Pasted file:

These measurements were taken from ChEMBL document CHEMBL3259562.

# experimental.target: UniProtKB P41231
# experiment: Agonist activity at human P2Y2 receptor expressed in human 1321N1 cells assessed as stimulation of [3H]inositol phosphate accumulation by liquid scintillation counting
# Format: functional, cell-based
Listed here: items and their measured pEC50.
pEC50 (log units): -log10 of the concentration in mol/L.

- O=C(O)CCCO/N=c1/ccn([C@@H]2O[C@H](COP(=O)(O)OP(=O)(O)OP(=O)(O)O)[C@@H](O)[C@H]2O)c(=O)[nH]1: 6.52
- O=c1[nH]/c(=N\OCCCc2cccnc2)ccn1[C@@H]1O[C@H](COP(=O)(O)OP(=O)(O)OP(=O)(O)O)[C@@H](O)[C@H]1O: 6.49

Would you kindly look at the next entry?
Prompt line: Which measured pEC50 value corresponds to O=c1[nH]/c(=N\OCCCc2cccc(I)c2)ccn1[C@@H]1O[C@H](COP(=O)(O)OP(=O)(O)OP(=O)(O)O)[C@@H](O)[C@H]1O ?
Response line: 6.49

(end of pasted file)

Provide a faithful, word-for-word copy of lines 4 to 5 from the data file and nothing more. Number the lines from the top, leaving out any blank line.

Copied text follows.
# Format: functional, cell-based
Listed here: items and their measured pEC50.